Microsoft told TechEd Conference attendees in New Orleans this week that they can expect the company’s Windows Phone 7 smartphone OS to attract plenty of business users. By combining familiar tools such as PowerPoint, OneNote, Word, Excel and SharePoint with rich e-mail, calendar and contacts, the new platform will be able to offer compelling business apps for increased productivity, the company said. According to Gartner, Microsoft’s global smartphone OS market share amounted to just 6.8 percent in the first quarter of 2010 – down from 10.2 percent in the year-earlier period. Microsoft also fell to the number-five slot behind Nokia (Symbian OS), Research In Motion (BlackBerry OS), Apple (iPhone OS), and Google (Android OS).
Unlike the PC market, the smartphone market will continue to be fragmented with multiple big players for a long time, Hilwa observed. “Microsoft will have to get used to being a top-five player rather than the top dog from a market-share perspective,” Hilwa said. “But it is very possible for them to muscle up to top-three status with a generation or two of the platform behind them.” One of the things Microsoft must have at the outset is a significant gaming portfolio. “They could make a position as the mobile gaming solution to beat if they leverage their Xbox assets properly,” Al Hilwa, director of application development software at IDC said.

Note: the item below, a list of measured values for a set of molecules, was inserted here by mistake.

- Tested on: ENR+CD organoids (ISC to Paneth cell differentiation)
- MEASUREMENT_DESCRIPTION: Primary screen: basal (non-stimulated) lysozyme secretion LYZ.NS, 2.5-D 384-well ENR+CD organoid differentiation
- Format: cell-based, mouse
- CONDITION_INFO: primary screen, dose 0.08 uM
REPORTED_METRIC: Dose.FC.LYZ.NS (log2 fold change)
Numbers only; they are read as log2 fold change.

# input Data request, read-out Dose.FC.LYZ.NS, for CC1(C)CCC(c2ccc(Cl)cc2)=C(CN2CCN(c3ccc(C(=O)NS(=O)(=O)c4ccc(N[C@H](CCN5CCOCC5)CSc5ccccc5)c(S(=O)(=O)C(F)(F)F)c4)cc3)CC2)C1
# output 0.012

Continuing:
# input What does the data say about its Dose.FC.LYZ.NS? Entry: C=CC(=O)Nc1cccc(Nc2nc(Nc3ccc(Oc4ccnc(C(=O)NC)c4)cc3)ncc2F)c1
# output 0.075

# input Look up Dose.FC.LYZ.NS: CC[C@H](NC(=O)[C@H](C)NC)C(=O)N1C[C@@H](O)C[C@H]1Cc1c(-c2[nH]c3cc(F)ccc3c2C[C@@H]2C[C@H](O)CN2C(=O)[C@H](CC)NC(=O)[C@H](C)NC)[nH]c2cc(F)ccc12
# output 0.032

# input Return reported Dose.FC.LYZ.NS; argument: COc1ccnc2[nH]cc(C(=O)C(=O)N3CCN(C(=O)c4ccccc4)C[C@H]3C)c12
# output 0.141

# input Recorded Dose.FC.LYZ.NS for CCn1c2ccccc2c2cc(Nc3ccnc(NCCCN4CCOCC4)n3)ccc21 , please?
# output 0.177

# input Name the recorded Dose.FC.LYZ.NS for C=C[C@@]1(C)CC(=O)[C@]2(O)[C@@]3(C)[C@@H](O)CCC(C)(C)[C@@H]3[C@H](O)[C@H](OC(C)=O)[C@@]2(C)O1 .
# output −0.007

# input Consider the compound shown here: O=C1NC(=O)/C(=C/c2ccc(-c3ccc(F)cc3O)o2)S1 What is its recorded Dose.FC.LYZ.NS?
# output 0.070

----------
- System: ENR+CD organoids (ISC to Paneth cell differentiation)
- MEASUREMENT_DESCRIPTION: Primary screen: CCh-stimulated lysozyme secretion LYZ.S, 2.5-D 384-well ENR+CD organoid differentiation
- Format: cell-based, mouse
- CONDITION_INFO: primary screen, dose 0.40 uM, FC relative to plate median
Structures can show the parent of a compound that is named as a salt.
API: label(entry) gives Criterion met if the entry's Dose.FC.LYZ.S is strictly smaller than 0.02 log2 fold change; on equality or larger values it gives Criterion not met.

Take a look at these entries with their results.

According to Windows Phone Senior Director Paul Bryan, more than 90 percent of the company’s target customers for Windows Phone 7 use their smartphones for business purposes and 61 percent use their phones equally or more for business than personal use. Microsoft’s next-generation smartphone platform is designed to excel at the business scenarios most commonly used, Bryan wrote in a blog. “This means Windows Phone 7 will appeal to a larger number of people working in businesses of all sizes, creating a more versatile and accessible productivity tool as well as a larger market opportunity for application developers and system integrators,” Bryan wrote
With Windows Phone 7, the goal is to help businesses and organizations utilize existing IT investments in Microsoft Exchange and Exchange ActiveSync to support access to enterprise assets such as corporate e-mail, Bryan wrote. “Exchange remains an industry standard with an annual growth rate of 11 percent and an expected install base of 347 million mailboxes by 2013,” Bryan observed, citing a 2009 report from the Radicati Group. “Rather than attempting to replicate the experience of the desktop, we focused on delivering end-user experiences that are uniquely optimized for the phone through tighter integration with Exchange and Office, the addition of SharePoint, and our Silverlight development platform for delivering new user experiences,” Bryan wrote.